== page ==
Open Up A Business Checking Account

When you open your Etsy shop they ask for a bank account so that you can get paid. An important step you’ll take when you open your store is to open up a checking account dedicated to your business expenses and income. As a sole-proprietor, the bank account Jennifer opened for the business is in her own name, not Paper by JLee. She uses this new bank account exclusively for Paper by JLee expenses. I can’t stress this enough: keep your business and personal money separate. You can “fund” or deposit an initial sum of money into your business account and more down the line as needed, but be strict about making purchases for your business only from your business checking account.

I recommend NerdWallet and Bankrate for reviews and recommendations on checking accounts – both business and personal.

Accounting

Once you’ve opened up a checking account for your business, consider how you’re going to keep track of business profits (income minus expenses). If you plan to do your own bookkeeping you might consider the following online tools – Wave, Freshbooks, Quickbooks Online, or Mint. If you currently have a tax preparer that does your personal taxes, talk to him or her about the additional cost of helping you with your business accounting and tax needs.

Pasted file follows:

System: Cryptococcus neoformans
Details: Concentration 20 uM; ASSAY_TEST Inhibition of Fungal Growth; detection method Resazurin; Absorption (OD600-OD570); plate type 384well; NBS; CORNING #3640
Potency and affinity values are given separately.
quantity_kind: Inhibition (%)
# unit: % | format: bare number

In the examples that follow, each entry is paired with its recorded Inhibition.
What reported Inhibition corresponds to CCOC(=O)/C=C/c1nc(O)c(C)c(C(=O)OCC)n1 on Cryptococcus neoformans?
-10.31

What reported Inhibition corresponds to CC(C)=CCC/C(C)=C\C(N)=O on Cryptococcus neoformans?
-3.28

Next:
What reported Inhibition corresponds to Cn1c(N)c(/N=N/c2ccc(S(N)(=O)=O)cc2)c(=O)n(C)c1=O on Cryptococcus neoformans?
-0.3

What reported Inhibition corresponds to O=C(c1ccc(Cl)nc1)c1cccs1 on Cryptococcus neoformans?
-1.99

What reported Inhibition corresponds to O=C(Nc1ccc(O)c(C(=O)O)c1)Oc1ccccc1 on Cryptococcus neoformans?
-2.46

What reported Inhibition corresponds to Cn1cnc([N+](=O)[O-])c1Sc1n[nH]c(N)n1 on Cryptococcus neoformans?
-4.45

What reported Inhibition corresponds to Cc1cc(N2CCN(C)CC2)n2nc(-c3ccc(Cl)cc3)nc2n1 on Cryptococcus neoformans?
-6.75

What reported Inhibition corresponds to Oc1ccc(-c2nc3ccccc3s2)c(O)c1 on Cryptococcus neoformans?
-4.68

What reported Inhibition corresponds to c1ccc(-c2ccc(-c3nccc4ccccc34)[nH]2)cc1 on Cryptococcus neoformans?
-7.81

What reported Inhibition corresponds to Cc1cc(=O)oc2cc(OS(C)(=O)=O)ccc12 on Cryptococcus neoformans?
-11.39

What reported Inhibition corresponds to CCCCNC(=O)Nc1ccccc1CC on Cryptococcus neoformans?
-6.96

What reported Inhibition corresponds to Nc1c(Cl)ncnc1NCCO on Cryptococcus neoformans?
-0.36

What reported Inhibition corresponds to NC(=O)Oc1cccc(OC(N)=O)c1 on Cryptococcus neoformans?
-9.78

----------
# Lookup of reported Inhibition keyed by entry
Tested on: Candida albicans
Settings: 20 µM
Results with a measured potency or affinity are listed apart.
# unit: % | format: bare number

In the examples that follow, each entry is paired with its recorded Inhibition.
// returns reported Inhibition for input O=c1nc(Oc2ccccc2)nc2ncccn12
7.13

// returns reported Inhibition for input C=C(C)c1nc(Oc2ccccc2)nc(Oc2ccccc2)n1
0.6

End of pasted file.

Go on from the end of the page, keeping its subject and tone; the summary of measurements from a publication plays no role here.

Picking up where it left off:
Jennifer currently uses a combination of Mint and a spreadsheet to keep track of her records. The checking account she uses for Paper by JLee is connected to Mint and she categorizes her expenses regularly so she knows how much she’s spending on various things like supplies, marketing, and equipment. She downloads information from Etsy on her sales and together with Mint this helps her prepare her required tax forms and understand how profitable the store is overtime.

Taxes

This is another area that varies by state and also the business entity you choose. Being a sole-proprietor in New York, Jennifer files quarterly sales taxes forms and reports her business income on her personal federal and state tax returns each year. Some of you may also be required to file quarterly estimated taxes for your business. This is because the IRS likes to get paid regularly, throughout the year, rather than all at once when you file your tax, which is why employers take taxes out of your paychecks, called withholdings. At the moment, Jennifer’s withholdings from her income at her day job have been enough to cover the income tax she owes on her Paper by JLee profits.

Up next, Jennifer will share with you exactly what it cost to start her Etsy shop.


Julie is a fee-only CERTIFIED FINANCIAL PLANNER™ and a Certified Public Accountant in the State of New York. She is the founder of Ford Financial Solutions and specializes in serving urban professionals in their 20s and 30s. You can learn more about Julie at fordfinancialsolutions.com and on Twitter @julieford23.